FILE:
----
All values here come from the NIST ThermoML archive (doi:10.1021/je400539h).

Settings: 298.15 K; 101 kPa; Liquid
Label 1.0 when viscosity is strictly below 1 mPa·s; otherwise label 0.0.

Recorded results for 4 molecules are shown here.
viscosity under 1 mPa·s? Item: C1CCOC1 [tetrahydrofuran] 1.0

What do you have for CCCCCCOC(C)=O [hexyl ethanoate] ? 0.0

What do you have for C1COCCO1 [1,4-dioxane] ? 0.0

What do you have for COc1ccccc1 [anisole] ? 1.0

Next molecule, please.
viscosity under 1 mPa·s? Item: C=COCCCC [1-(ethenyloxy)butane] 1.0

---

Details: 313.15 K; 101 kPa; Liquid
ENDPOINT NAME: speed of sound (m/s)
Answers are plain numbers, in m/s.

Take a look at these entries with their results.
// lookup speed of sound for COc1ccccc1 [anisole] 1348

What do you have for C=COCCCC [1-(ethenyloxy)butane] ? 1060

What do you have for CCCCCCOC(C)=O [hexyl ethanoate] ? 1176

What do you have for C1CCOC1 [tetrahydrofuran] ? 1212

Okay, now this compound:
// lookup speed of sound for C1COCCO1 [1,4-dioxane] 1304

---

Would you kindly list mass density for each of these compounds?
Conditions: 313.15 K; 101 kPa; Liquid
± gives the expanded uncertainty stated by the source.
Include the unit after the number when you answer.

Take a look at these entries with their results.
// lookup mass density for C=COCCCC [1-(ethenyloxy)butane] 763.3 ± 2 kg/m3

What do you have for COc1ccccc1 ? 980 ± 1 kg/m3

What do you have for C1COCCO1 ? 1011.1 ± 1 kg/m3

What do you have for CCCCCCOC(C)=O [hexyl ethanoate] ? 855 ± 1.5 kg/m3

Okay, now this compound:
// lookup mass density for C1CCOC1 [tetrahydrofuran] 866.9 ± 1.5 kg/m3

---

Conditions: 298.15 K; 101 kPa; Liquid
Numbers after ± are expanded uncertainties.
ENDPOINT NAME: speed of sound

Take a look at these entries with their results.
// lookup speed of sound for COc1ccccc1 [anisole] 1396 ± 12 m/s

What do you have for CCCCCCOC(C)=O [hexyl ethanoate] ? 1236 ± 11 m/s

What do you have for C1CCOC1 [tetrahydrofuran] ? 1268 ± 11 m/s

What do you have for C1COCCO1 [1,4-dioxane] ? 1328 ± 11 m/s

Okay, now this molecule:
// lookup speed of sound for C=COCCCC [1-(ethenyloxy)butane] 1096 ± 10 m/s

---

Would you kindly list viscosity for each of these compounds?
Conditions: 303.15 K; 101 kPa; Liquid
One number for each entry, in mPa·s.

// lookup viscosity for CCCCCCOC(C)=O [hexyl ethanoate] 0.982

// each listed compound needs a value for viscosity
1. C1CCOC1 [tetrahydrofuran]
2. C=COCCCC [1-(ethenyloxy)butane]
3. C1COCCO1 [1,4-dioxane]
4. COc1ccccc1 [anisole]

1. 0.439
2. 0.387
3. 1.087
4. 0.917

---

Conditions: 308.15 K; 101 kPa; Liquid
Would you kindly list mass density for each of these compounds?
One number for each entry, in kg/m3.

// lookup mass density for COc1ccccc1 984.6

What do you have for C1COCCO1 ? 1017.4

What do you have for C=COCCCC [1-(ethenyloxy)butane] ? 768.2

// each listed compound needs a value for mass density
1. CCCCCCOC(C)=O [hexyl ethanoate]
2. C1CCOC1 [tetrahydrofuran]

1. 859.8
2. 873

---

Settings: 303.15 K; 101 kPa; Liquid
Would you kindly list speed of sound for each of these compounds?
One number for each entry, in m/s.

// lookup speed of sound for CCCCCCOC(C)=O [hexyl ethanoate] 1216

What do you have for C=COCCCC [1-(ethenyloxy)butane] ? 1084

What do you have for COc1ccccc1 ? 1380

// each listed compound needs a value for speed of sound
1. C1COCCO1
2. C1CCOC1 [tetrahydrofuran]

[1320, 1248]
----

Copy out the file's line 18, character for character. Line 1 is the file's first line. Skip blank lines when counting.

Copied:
What do you have for CCCCCCOC(C)=O [hexyl ethanoate] ? 1176